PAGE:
Let's start with a review of the general journal. The general journal is the original book of entry. It contains the transaction detail for accounting events in a chronological order.
Journal entries are specific changes to accounts--meaning the debits and credits. Journal entries derive their name from their use within the general journal. Referring back to the accounting cycle, you may recall that it starts with analysis, so if you perform your analysis and determine that there is an accounting event, the next step would be to journalize the transaction. It's important to remember that there are no journal entries until accounting events have taken place.
Let's explore some examples of creating journal entries.
Well, you know that you're going to have equipment. You're purchasing an asset, so your assets are going up. Remember, the reference number is from your chart of accounts, so in this case, account number 3001 shows a debit of $10,000.
You must also reflect at least one credit. In this case, you are paying cash, so you must show a credit to your cash account of $10,000. Now you have your journal entry within your general journal for this transaction.
You know that you're purchasing equipment, so your equipment's going up with a $10,000 debit.
However, to what account is your credit going to be? It's not cash in this case. Since it's on account, it's going to be accounts payable. It's a liability, or money that is owed, and liabilities are increased with credits. Therefore, you have a $10,000 debit to equipment and a $10,000 credit to accounts payable. It is important to note that the unique identifier for a journal entry here is J102. That unique identifier changes with each transaction that you are adding to your general journal.
Well, if you're paying down a liability, that must mean you have to debit your accounts payable.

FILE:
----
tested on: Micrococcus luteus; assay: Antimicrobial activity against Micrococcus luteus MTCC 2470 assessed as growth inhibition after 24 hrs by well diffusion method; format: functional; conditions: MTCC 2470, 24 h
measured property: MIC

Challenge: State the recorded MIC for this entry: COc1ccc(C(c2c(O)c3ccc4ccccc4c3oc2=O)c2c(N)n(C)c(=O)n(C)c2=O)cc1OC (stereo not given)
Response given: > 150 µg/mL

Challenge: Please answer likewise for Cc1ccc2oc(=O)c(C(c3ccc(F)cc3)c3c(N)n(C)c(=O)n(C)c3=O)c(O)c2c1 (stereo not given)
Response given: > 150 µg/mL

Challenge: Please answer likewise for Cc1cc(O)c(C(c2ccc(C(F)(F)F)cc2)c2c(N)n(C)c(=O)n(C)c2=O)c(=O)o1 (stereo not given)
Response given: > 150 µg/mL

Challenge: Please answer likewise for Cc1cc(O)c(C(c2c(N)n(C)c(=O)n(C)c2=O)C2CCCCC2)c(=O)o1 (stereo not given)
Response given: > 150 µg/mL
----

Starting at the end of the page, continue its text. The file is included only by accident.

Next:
In addition, if you're paying cash for that, it means that your cash is also going down. Therefore, you have a credit to cash of $5,000.
Similar to the last entry that you made, it involves accounts payable. You are paying off your entire balance, so you're paying all $10,000. Again, the liabilities are reduced by debits, so there is a $10,000 debit to accounts payable.
You also must have a credit to cash, because you are paying cash. Therefore assets--because cash is an asset--are reduced by credits, so you have a credit to cash of $10,000.
Owner's draws are a reduction of equity; because the owner is pulling cash out, his or her equity is going down. This is recorded with a $2,000 debit within the journal entry.
Regarding the credit, if he or she is taking cash out, that must mean cash is going down. Assets are reduced by credits, so there is a $2,000 credit to the cash account.
You know if you're receiving cash, that must mean your assets are going up. Therefore, you would debit your cash account.
However, what do you think the credit is to? It is for future services that haven't been performed yet, so it wouldn't be revenue. It would be unearned revenue. Therefore, it is a liability, because you haven't performed those services yet, but you have an obligation to perform them because you've been paid. Since liabilities are increased with credits, there is a credit to your unearned revenue.
You are pre-paying the expense, which is an asset. It gets recorded with a $1,000 debit in your journal entry within our general journal.
What about your offsetting credit? You paid $1,000 cash, which must mean that your cash is going down. Therefore, you would credit cash for $1,000.
Source: Adapted from Sophia instructor Evan McLaughlin.